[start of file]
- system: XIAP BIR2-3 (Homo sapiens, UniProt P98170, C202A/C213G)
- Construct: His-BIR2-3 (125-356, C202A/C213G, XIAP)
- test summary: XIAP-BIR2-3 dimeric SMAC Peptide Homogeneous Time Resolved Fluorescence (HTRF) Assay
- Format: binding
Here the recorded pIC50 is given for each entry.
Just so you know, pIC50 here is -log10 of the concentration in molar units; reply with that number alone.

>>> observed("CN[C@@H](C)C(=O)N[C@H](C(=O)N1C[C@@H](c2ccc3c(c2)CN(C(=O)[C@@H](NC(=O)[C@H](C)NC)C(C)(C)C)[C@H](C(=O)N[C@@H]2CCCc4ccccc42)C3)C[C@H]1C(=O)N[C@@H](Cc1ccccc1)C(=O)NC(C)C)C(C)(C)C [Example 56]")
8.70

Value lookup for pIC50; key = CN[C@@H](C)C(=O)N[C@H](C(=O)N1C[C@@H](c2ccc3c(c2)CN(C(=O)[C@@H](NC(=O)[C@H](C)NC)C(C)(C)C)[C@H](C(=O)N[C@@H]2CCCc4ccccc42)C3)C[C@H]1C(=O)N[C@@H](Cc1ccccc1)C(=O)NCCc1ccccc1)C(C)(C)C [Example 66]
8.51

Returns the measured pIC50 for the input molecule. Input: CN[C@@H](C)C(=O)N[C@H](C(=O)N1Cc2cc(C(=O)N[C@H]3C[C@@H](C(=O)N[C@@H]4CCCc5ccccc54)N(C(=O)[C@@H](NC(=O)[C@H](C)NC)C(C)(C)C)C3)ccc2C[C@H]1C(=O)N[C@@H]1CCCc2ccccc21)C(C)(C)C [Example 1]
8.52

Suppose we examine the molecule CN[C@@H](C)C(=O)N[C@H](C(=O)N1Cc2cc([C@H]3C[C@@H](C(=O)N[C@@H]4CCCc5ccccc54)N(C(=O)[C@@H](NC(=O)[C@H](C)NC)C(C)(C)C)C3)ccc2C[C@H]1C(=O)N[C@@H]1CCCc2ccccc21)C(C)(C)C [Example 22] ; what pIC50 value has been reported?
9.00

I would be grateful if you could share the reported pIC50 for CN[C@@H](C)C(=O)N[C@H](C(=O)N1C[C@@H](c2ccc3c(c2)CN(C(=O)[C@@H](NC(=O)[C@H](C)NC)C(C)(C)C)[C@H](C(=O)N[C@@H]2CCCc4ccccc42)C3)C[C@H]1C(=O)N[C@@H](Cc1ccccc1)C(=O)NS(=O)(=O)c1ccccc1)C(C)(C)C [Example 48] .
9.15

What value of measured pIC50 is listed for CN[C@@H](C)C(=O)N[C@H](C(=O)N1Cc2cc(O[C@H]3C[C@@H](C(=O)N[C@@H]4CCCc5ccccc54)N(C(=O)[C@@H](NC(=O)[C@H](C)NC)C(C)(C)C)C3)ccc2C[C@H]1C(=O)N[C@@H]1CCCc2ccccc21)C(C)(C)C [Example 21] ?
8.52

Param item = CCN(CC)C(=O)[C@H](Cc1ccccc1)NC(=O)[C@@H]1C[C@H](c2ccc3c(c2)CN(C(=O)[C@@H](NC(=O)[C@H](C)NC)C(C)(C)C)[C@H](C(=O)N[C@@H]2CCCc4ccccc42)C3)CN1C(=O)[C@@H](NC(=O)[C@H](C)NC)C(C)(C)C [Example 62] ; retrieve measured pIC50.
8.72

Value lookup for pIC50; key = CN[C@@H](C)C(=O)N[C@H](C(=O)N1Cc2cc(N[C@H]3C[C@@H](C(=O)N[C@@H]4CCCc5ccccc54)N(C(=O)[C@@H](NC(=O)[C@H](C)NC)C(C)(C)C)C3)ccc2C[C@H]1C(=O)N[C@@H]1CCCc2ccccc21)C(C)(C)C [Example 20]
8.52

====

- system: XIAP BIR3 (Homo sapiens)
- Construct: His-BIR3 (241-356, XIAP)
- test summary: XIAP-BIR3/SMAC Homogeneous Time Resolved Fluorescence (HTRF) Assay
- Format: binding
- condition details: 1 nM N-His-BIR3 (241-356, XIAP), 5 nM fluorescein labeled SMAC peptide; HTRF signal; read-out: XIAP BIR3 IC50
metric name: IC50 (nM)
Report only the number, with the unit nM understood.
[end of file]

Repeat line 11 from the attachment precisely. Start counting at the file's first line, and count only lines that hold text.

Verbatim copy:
Returns the measured pIC50 for the input molecule. Input: CN[C@@H](C)C(=O)N[C@H](C(=O)N1Cc2cc(C(=O)N[C@H]3C[C@@H](C(=O)N[C@@H]4CCCc5ccccc54)N(C(=O)[C@@H](NC(=O)[C@H](C)NC)C(C)(C)C)C3)ccc2C[C@H]1C(=O)N[C@@H]1CCCc2ccccc21)C(C)(C)C [Example 1]